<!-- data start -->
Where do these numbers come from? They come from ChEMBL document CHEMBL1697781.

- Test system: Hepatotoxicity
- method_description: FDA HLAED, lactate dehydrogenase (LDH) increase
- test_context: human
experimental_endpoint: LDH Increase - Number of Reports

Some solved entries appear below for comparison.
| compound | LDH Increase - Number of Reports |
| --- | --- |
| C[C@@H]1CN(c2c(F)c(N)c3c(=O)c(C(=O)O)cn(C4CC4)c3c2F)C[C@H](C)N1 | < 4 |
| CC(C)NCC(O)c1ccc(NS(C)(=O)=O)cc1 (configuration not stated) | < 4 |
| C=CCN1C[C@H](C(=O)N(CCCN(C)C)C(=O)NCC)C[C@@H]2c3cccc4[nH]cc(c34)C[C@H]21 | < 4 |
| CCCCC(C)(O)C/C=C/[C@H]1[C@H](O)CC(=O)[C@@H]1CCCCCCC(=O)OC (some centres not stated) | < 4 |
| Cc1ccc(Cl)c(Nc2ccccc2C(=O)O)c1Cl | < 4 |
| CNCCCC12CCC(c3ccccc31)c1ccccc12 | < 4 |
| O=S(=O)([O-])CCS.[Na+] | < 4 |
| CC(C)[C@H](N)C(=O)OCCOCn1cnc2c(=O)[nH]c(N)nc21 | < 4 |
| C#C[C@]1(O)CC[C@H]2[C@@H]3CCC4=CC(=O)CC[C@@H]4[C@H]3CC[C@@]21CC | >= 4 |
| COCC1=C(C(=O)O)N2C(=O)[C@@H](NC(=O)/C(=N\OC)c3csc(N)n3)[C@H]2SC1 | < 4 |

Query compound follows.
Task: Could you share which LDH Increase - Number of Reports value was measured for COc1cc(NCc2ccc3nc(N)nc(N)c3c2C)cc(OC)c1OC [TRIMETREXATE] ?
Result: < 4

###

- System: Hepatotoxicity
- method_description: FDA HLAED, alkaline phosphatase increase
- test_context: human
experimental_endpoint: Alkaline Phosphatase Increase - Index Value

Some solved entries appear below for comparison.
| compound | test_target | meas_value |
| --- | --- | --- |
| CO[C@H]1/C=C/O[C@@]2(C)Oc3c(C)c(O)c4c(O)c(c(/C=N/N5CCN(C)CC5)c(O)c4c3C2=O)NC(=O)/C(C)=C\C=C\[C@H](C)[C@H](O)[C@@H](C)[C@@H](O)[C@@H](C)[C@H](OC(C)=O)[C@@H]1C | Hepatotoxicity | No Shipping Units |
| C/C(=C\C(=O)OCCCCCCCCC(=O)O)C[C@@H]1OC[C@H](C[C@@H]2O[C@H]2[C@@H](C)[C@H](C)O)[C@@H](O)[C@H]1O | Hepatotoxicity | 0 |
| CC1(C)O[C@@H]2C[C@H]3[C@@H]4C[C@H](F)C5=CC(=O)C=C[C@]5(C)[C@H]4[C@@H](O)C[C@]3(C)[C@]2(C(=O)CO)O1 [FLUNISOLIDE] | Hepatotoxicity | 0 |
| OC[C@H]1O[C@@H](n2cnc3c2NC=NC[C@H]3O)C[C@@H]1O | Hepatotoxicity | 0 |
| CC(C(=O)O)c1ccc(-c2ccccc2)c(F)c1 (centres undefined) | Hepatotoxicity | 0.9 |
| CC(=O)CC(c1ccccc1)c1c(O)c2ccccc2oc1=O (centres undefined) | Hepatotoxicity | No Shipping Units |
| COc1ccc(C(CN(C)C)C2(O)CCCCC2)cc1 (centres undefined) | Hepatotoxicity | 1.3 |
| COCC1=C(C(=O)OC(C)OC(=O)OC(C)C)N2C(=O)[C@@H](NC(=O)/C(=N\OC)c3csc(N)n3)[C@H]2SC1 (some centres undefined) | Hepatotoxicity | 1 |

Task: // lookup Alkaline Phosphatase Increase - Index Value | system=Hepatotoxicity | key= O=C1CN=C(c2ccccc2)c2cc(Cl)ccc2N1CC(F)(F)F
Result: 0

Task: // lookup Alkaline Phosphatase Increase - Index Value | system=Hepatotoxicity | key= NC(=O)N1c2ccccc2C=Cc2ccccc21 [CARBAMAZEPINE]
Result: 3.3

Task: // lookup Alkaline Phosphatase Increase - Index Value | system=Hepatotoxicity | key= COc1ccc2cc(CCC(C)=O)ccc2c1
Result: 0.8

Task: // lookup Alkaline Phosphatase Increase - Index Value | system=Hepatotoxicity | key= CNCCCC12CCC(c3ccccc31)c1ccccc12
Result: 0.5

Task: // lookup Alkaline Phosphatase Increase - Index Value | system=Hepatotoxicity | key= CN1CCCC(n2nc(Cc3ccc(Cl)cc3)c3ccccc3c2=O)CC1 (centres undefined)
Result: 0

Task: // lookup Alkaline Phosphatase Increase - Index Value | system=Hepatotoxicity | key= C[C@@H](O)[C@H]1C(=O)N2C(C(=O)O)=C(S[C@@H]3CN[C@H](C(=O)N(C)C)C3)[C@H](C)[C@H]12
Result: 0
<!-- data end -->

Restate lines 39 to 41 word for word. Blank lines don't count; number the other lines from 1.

Result: 0

Task: // lookup Alkaline Phosphatase Increase - Index Value | system=Hepatotoxicity | key= NC(=O)N1c2ccccc2C=Cc2ccccc21 [CARBAMAZEPINE]
Result: 3.3